I’ll Never be Young Again
by Daphne du Maurier
This is an odd book, in some places brilliant and beautiful, in others disjointed and, frankly, a little far-fetched. Ever since I read Rebecca I have been making my way through the rest of du Maurier’s works and this is a typical example – a great writer not at her best but still captivating.
The book is divided into two distinct halves and they are so different they could almost be separate novellas. What they have in common is their narrator, an incredibly believably voiced Englishman called Richard. He is young, very young, and full of restless spirit. The book opens with him contemplating throwing himself off a bridge into the Thames. He is stopped by Jake, an older man who has just been released from prison and believes that life is for living. Together they travel around Europe. Richard veers wildly from enthusiasm to boredom, passionate about something one minute, the next whining that anything else would be better. Jake is greatly amused by Richard’s mood swings and youthful passion and teases him about them, so that gradually Richard becomes aware of himself, though it fails to change him.
This first half is essentially a picaresque adventure, with the men running away to sea, trekking through mountains on horseback and by foot, choosing where to go next one day at a time. It’s spirited and a little wild, with Jake’s constant assuredness the perfect foil to Richard’s naivety. In many ways it seemed unrealistic that a directionless, penniless youth would get to have this great adventure but maybe that reaction has more to do with how times have changed since this was written.
In the second half Richard settles himself in Paris to write a novel and meets a girl who he falls headlong in love with. His thoughts about her are so very familiar, such as his fear of commitment and desperation to spend every second with her, while not seeing how those might be contradictory. There’s an air of gentle mocking in these passages, it’s so clear to the reader that Richard is being ridiculous a lot of the time, but by this point you know him so well and he notices his own stupidity often enough that certainly my reaction was to smile at the follies of youth rather than be annoyed with him.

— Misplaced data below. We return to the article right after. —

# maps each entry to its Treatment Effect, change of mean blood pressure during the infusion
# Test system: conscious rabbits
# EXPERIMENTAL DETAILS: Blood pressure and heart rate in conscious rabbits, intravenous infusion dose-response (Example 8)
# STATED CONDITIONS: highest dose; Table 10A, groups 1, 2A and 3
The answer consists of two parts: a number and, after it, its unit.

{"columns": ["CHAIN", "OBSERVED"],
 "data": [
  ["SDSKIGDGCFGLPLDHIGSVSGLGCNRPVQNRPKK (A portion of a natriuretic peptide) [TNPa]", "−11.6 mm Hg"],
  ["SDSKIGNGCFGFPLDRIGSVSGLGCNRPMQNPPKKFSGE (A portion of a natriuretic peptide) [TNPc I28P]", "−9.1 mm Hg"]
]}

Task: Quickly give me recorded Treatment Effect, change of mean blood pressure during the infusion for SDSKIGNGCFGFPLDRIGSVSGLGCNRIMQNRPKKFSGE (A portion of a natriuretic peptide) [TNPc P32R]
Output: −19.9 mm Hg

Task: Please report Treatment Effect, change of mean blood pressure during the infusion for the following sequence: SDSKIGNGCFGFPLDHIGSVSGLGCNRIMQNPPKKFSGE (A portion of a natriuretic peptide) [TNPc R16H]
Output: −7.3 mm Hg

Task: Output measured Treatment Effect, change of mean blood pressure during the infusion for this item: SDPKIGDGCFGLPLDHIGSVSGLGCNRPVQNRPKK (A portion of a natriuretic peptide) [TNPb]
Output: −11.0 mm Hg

The relationship is followed very closely, with the ins and outs of Richard’s everyday life detailed, from what he eats for breakfast to how he copes with the cold or the heat at his desk. Paris and its changing seasons are described with great affection, even when Richard is in one of his more negative moods. What really stood out in this half was the realness of the narrative voice. Maybe that’s because it was a woman’s perspective of a young man during his first romance, subtly using his voice to express all the frustrations a woman feels. Maybe a man would be less impressed.
The end is very well done, delicately balanced between comedy and tragedy, and ties together the two parts in theory, but in practice I still felt they were worlds apart. Perhaps they were intended that way.
First published in 1932 by William Heinemann Ltd.